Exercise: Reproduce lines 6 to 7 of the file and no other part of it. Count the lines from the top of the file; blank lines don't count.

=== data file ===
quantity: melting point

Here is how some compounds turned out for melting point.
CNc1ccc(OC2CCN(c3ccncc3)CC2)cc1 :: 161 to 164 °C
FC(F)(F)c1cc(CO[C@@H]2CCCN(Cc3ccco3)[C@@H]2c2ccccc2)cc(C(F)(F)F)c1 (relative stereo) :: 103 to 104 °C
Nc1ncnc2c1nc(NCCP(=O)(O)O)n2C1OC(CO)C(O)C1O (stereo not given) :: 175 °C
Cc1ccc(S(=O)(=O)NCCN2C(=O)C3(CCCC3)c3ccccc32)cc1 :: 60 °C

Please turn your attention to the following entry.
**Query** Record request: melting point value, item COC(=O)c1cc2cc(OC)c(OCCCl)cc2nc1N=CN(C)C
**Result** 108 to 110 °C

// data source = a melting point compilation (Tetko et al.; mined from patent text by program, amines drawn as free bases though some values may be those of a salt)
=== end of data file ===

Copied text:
Cc1ccc(S(=O)(=O)NCCN2C(=O)C3(CCCC3)c3ccccc32)cc1 :: 60 °C

Please turn your attention to the following entry.